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Police ponder Penguin power

Cops consider Linux over Windows for desktops

A UK police advisory body, the PITO (Police Information Technology Organisation), has launched a three-month study to consider the possibility of using the Linux operating system on all police force desktops, the PITO said yesterday.

"There is no commitment towards Linux just yet, but we liked it enough to look into the possibility of using it on what we estimate to be 60,000 desktops throughout the police forces in England and Wales," said PITO spokeswoman Isabell Davies.

The PITO is a government agency that is charged with providing IT, communication systems and services to the police as well as other criminal justice organisations.

It has contracted Netproject — an association of user organisations including Royal & Sun Alliance, Nationwide Building Society, National Grid and government departments — to carry out the Linux usability tests as part of a larger study called Project Valiant, Davies said.

The police are currently using either Microsoft's Windows NT or Window 2000 on their desktops and the study is looking at the possibility of using Microsoft software as well, Davies said.

"One of the reasons we are looking at Linux is because it is an open standard which is something we were interested in. At this stage of the study, we are trying to establish whether Linux is mature or stable enough to potentially meet police service needs. We are expecting the study results by the end of March," she said.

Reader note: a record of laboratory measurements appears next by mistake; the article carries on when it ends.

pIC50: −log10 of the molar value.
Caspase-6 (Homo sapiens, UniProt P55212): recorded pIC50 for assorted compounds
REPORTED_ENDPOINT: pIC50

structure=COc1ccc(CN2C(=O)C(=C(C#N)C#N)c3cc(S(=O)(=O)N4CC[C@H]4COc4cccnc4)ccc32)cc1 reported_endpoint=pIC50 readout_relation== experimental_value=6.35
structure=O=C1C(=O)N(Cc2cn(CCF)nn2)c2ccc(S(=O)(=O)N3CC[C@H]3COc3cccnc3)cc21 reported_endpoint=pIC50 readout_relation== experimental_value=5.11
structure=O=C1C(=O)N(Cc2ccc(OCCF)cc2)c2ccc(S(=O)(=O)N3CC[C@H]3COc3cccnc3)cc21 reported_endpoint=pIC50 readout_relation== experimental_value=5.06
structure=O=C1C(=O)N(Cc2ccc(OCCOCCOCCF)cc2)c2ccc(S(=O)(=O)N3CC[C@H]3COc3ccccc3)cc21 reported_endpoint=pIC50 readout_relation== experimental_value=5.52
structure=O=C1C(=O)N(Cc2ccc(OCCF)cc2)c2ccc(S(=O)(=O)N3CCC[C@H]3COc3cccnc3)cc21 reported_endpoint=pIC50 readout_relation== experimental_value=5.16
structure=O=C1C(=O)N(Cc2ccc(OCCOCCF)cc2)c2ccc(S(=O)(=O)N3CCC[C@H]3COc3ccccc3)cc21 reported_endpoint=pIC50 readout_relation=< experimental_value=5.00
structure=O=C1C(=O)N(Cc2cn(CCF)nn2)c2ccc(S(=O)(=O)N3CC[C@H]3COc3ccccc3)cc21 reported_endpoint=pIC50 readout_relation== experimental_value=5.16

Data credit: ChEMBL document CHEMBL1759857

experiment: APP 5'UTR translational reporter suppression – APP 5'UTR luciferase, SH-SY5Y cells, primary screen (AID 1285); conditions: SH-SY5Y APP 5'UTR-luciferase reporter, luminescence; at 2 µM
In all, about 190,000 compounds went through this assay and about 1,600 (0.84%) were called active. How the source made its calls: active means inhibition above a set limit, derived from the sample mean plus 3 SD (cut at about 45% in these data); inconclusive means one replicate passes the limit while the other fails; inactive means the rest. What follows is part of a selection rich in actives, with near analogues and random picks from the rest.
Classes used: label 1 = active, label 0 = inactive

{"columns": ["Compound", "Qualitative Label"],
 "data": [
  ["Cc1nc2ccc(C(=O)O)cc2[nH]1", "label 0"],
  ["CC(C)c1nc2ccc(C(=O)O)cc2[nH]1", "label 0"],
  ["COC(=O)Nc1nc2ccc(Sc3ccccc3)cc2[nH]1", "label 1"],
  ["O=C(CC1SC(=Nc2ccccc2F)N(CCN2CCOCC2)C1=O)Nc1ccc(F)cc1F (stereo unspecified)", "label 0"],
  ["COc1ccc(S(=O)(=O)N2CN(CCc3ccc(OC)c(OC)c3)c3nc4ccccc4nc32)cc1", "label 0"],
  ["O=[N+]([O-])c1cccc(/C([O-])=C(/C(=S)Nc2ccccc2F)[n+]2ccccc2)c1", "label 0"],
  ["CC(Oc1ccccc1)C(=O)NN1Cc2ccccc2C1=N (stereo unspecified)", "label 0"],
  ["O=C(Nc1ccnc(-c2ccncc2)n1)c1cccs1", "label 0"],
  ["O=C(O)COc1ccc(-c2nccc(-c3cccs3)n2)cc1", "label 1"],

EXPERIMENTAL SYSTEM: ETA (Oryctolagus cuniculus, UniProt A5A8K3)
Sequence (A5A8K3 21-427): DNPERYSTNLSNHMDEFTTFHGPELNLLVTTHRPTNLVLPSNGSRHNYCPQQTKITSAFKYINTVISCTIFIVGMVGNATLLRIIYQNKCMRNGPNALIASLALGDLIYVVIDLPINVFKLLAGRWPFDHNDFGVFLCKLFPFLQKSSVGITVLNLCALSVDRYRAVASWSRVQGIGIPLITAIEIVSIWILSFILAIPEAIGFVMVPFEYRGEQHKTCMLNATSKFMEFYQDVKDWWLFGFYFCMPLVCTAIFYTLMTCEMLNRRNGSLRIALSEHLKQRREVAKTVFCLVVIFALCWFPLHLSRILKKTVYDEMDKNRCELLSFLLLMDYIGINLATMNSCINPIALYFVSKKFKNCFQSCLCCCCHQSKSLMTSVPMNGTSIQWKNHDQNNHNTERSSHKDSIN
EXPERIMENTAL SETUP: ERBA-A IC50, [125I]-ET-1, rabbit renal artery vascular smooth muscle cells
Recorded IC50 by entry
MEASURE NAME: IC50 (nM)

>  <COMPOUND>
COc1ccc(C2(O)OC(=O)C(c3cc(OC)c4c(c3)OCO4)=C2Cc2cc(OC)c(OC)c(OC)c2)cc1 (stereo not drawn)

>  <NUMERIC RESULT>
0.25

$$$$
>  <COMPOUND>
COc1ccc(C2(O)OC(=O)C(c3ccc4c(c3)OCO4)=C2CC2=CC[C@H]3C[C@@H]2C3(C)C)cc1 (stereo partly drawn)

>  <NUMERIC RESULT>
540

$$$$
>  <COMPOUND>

But though the PITO is waiting for Netproject's report to make a final decision on its own move to Linux, Netproject officials already seem convinced that a move to Linux would be beneficial.

"The move to Linux is inevitable. Windows with XP licensing has made life a lot easier [for Linux advocates]. The total cost of ownership for Linux is 20 percent of what it costs for Windows," said Eddie Bleasdale, managing director at Netproject as well as an e-business security consultant.

PCs configured with Linux can be made highly secure with user identification technology such as smart cards and biometrics, he said. The software can also be updated over the network, Bleasdale added.

The police aren't the only government agency thinking about making the switch from Microsoft to alternative forms of desktop software.

Both the Society of Information Technology Management, the group representing local government IT workers, and the Office of Government Commerce, which is representing the government on a national level, have been in negotiations with Microsoft over new software licensing terms.


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